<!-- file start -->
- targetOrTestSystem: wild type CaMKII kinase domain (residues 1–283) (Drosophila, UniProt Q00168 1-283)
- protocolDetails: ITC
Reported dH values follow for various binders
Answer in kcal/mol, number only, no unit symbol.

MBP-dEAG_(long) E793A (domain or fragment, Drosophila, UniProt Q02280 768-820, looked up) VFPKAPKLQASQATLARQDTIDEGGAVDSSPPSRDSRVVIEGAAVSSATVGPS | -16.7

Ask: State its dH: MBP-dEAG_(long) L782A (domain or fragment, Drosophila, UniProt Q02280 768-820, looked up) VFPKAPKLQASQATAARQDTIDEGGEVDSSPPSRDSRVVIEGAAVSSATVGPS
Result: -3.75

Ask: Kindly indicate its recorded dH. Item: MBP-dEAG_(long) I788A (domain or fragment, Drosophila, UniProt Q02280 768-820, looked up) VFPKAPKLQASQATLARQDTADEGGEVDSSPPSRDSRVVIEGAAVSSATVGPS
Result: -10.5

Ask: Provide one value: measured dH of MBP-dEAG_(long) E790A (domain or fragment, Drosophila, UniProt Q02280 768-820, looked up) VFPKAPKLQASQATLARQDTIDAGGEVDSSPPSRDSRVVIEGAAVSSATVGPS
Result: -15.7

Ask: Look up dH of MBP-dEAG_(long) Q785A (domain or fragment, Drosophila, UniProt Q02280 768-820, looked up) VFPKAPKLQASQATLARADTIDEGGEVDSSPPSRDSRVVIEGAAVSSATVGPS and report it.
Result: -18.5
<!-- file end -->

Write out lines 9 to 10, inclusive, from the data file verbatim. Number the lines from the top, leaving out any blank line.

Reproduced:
Result: -10.5

Ask: Provide one value: measured dH of MBP-dEAG_(long) E790A (domain or fragment, Drosophila, UniProt Q02280 768-820, looked up) VFPKAPKLQASQATLARQDTIDAGGEVDSSPPSRDSRVVIEGAAVSSATVGPS